Life Insurance for Couples in Australia: Married & Unmarried

If you are in a committed relationship and both partners have financial obligations that would be left behind if one were to pass away, it could be worth considering life cover for couples to make sure that they’re taken care of when you’re no longer around.

Published November 22, 2022

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Couples who wish to purchase life cover together typically have two different options available to them. The first option is generally to purchase a joint policy, which allows partners to share a policy. Alternatively, you and your partner could buy two separate policies from the same insurer. You’ll then nominate your partner as your beneficiary. Generally, both of these options are available to couples, regardless of whether they’re married or not.

What is couples’ life insurance?

Life insurance for couples generally refers to a type of insurance that protects two people in a relationship that live together, providing financial security to you and your partner should one of you pass away. Couples looking to lower the cost of their life insurance may want to consider a joint life insurance policy, or 2 separate policies from the same insurer.

Buying life cover for a couple is a good way to protect your financial futures when on a tight budget because of the couple’s life insurance discounts available from select life insurance companies.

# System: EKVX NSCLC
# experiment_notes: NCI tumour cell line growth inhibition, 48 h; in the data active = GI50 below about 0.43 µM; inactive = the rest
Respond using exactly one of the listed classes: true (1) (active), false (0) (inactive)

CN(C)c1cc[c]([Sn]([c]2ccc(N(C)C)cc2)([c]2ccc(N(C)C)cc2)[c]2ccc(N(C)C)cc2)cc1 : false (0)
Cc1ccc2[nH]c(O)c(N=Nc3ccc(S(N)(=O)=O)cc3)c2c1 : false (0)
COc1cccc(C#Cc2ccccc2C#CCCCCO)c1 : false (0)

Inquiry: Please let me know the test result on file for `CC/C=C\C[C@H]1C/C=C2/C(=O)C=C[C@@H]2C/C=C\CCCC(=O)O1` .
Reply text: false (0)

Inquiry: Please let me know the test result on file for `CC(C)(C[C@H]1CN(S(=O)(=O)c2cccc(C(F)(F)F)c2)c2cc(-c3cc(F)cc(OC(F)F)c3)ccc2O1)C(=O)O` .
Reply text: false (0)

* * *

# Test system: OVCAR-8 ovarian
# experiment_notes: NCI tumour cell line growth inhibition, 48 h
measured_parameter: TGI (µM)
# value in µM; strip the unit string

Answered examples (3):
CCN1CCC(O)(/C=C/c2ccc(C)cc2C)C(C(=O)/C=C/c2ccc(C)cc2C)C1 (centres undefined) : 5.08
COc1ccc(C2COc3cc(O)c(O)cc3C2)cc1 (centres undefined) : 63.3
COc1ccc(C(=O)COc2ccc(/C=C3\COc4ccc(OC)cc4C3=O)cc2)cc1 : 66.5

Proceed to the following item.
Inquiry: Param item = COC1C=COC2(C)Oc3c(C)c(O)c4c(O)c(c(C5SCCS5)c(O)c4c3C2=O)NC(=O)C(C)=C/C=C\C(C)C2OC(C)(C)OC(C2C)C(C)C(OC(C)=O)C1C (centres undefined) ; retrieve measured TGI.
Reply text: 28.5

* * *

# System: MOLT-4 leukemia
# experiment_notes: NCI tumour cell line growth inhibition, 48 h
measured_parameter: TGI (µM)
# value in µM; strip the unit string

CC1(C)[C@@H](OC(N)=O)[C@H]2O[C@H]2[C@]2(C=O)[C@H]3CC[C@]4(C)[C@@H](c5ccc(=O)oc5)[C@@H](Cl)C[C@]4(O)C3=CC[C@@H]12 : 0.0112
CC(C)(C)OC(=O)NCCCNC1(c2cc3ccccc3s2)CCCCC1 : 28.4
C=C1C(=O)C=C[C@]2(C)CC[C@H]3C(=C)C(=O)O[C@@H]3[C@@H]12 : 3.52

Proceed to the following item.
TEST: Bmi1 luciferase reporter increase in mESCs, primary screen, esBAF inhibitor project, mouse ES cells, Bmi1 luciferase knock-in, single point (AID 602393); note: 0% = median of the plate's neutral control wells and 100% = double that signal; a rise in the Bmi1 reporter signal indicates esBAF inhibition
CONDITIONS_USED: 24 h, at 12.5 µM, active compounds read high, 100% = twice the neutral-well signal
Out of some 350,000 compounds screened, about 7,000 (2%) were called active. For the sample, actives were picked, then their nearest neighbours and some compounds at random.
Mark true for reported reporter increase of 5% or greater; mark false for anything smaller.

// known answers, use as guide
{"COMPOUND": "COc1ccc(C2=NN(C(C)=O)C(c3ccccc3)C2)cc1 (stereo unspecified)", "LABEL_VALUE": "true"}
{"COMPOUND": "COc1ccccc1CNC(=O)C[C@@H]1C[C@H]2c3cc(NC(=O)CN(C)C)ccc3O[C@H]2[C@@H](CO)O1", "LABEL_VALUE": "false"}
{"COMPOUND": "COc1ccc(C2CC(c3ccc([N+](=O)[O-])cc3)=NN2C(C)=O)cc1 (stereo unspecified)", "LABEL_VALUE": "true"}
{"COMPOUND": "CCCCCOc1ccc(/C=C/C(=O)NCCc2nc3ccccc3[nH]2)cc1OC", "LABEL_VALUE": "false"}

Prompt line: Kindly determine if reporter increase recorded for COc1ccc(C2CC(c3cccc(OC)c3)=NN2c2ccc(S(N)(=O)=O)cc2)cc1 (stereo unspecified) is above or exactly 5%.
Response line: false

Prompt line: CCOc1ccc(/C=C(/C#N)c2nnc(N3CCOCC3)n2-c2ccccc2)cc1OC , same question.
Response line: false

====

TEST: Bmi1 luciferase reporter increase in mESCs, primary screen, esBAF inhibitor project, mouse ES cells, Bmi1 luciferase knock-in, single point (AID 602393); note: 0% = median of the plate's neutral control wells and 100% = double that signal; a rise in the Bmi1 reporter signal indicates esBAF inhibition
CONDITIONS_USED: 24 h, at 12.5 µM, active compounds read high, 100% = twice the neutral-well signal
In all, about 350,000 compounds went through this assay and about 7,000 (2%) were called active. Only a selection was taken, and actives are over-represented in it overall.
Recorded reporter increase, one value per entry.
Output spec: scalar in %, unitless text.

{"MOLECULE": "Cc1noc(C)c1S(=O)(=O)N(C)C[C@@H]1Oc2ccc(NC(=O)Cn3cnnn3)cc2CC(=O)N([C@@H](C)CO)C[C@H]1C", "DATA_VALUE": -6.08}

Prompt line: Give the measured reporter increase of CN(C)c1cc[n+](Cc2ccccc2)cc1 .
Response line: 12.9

What is a joint life insurance policy?

Joint life insurance policies in Australia are usually designed to enable two people in a committed relationship, married or unmarried, to share one life insurance plan. While there are advantages to joint policies, there can also be some disadvantages compared to separate policies with the same insurer. It’s typically a good idea to compare all of your options.

Single policy life cover vs joint life insurance

2 Separate policies from the same insurer Joint life insurance
Two single policies, each with its own policyholder, covering a single life. A single policy with two policyholders covering two lives.
Two separate policies may take a bit longer to organise as each policy will be based on your respective requirements. More straightforward to arrange than two separate policies because you and your partner will usually be protected by a single plan on the same terms and conditions.
Some insurers provide multi-life discounts when you have separate policies with the same insurer under the same product series. Premiums are generally lower than individual policies.
Each policyholder can make changes to their policy without consent from their partner. Changing the policy, for example, adding benefits or upgrading the cover amount, will typically require signatures from both policyholders.

What is the best term life insurance for couples?